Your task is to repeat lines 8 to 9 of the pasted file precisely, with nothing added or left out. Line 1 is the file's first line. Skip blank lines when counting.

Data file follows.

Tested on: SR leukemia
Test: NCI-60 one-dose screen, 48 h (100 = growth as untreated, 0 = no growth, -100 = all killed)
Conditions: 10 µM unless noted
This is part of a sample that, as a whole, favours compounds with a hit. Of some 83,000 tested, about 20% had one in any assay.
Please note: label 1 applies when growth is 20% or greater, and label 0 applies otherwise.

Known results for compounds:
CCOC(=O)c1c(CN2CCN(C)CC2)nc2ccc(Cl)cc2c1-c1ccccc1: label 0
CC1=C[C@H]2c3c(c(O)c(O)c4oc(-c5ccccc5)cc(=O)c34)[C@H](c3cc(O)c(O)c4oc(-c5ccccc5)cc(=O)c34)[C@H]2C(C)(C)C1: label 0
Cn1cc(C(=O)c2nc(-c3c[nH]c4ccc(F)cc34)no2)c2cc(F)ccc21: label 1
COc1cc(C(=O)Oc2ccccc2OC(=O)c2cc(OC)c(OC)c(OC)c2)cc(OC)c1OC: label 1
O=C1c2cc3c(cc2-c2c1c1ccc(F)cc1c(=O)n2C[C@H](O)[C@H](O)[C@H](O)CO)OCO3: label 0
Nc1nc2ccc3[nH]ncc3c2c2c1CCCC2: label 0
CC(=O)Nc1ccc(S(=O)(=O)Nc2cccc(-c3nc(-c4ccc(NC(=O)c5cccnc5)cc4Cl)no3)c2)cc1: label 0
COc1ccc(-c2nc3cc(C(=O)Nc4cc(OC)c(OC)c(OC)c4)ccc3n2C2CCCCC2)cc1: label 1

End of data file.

CC1=C[C@H]2c3c(c(O)c(O)c4oc(-c5ccccc5)cc(=O)c34)[C@H](c3cc(O)c(O)c4oc(-c5ccccc5)cc(=O)c34)[C@H]2C(C)(C)C1: label 0
Cn1cc(C(=O)c2nc(-c3c[nH]c4ccc(F)cc34)no2)c2cc(F)ccc21: label 1